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SCUTTLEBUTT #325 - May 18, 1999

ISAF (International Sailing Federation) has just announced the latest official Match Race Ranking List. Two Danish sailors: Sten Mohr and Jesper Bank have been ranked as no 7 and no 9 respectively and are thus almost certain candidates for participation in the World Match Race Championship which will take place during the Cottonfield Cup in Skovshoved Harbour from 15 to 22 August 1999. Only the world's 10 strongest Match Racing teams will have access to the prestigious World Championship. Morten Henriksen is ranked as no 11 and is therefore eager to jump in as Denmark's third representative when the world's sailing elite is competing for the World Championship on Oresund.

Sten Mohr's convincing victory in the ACI CUP in Croatia together with Christian Mohr, Lars Castensciold, Mads Vilsbaek and Ole Lindberg resulted in a significant lift on the international ISAF Ranking List and this makes him an almost certain contestant in this year's World Match Race Championship. In the finals in Croatia, Sten Mohr won 3-2 over no 3 on the World Ranking List, the French top sailor Bertrand Pace.

Favourable position for Denmark - Sten Mohr's victory once again underlines the high international standard of the Danish sailors. If Morten Henriksen has a fair wind in the qualifying competitions up until 30 June - where the official ISAF Ranking List will be made public - there is a fair chance that as many as three Danish boats will be among the contestants in the Cottonfield Cup and therefore also in the World Match Race Championship 1999. If this happens it will be a favourable starting position for the largest and most ambitious sailing event ever to take place in Denmark.

The programme for this year's World Match Race Championship starts on 15 August in Skovshoved Harbour with training and a number of events and activities for the sailors, sponsors, officials etc. The official competitions begin on Wednesday, 18 August and ends with the grand finale on Sunday, 22 August.

Current world match racing rankings:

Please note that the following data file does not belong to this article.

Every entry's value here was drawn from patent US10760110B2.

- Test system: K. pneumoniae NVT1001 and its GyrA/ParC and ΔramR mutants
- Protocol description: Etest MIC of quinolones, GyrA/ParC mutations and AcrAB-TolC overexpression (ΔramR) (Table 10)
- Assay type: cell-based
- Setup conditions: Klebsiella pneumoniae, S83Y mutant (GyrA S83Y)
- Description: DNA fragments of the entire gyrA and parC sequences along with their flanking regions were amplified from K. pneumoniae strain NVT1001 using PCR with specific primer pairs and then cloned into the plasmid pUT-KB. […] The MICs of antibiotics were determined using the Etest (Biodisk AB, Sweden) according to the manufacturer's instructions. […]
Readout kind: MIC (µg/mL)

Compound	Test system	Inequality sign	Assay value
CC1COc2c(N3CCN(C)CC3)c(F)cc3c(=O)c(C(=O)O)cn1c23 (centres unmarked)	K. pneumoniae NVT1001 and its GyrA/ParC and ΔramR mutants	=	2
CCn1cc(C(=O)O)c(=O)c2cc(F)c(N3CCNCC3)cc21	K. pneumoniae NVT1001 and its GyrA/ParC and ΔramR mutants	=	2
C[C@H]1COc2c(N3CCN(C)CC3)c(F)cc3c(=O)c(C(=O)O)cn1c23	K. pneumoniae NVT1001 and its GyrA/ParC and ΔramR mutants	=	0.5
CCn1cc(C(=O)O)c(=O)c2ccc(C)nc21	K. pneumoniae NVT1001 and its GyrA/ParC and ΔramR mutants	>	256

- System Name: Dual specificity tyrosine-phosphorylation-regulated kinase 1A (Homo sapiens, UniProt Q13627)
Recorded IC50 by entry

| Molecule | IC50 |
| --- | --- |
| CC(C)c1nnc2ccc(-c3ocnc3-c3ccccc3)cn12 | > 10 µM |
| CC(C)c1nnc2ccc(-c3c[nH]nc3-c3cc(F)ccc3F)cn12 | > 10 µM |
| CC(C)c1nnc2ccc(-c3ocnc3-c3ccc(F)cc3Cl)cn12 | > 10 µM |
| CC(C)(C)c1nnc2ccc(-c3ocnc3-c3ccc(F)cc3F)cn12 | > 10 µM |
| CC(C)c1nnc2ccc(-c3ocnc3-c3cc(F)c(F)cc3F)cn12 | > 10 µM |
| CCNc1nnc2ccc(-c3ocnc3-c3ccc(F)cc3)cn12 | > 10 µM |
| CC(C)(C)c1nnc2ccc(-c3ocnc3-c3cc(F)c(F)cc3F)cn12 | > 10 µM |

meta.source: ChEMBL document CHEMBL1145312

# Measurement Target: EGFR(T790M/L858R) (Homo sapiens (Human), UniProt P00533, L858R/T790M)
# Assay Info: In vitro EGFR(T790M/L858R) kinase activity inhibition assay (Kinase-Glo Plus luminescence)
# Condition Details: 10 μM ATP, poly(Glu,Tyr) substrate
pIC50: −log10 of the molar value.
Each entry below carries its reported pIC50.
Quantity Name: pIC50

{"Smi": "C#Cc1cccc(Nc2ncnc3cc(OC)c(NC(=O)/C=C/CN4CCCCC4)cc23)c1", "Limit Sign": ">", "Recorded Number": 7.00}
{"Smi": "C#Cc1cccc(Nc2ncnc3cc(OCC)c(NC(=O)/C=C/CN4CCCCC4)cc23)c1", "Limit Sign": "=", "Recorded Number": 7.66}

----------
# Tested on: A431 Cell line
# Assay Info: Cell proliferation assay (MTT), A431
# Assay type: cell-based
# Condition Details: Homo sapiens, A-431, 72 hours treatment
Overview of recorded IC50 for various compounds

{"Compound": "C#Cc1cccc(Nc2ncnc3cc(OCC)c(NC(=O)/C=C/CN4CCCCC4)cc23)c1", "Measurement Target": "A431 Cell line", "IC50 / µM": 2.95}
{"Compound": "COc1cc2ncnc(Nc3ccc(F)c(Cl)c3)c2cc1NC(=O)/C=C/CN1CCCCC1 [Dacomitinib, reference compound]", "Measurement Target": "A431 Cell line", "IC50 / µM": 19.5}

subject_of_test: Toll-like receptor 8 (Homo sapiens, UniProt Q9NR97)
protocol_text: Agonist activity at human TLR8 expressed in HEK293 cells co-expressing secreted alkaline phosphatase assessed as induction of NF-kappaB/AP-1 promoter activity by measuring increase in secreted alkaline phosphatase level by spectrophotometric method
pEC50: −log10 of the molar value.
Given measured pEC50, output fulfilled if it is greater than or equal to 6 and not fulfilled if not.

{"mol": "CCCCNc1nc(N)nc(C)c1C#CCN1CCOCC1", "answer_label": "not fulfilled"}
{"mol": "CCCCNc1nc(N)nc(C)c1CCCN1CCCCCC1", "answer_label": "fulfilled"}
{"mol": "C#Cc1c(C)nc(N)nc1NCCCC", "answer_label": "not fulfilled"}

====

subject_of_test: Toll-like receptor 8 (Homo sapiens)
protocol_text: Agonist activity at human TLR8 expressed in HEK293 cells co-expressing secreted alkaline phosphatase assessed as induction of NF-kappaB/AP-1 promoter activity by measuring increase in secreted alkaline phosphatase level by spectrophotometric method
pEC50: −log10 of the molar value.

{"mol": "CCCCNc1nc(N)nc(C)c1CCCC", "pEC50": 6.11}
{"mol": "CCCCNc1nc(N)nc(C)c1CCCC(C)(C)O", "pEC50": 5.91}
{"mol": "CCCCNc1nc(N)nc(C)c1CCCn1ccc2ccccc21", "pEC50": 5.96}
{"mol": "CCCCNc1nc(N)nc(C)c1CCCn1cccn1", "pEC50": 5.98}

Sayernara, the Australian designed, built and crewed 13m sloop tonight took line honours in the 1999 Osaka Cup double-handed race from Melbourne in Australia to Osaka in Japan. The 13m sloop crossed the line in the Port of Osaka at 18.09.22 hours tonight (Japanese standard time) after a painfully slow sail over the final 200 nautical miles of the 5,500 mile south - north course. However, Sayernara still broke the course record for the Racing Division B with an elapsed time of 30 days 1 hour 39 minutes 22 seconds. The previous fastest time was 35 days 9 hours 43 minutes 8 seconds set by Just Lucky Lady in 1991.

Sayernara is skippered by owner Rob Drury (53) a Sydney engineer and member of the Australian Short Handed Sailing Association, with the yacht's designer, Jon Sayer, from Queensland as crew. The boat was designed and built specifically for the Osaka Cup and launched in February this year. The boat's name is a mixture of "Sayer" and Japanese word "Sayonara" which means "Till we meet again."

Meanwhile, the Melbourne yacht Yoko holds the second place, some 450 nautical miles astern, but has finally found good wind. Third in the fleet is the leading Japanese boat Luna Prominence, sailed by Mitsunobu and Kimihiro Uto.

The 1999 Melbourne - Osaka Race started from Port Melbourne on April 17, with the fleet of 20 yachts heading into Bass Strait for the start of the 5,500 nautical mile sea voyage the following day. Since then seven yachts have retired, including the New Zealand competitor Green Hornet which sank less than a week out of Melbourne after being battered by a severe storm off the South Coast of New South Wales. An Australian Navy patrol vessel rescued the two-man crew of Green Hornet. -- Peter Campbell and Matsumi Yamaoka

Osaka Cup web site:

You don't have to spend a lot of money to have the best looking custom crew attire at the regatta. Honest! Frank Whitton at Pacific Yacht Embroidery can give you the quality stuff designed by California artists at really affordable prices. Call Frank for quotes and a free apparel catalog. (619) 226-8033 (

49ER GRAND PRIX - Report by winning crew Charlie McKee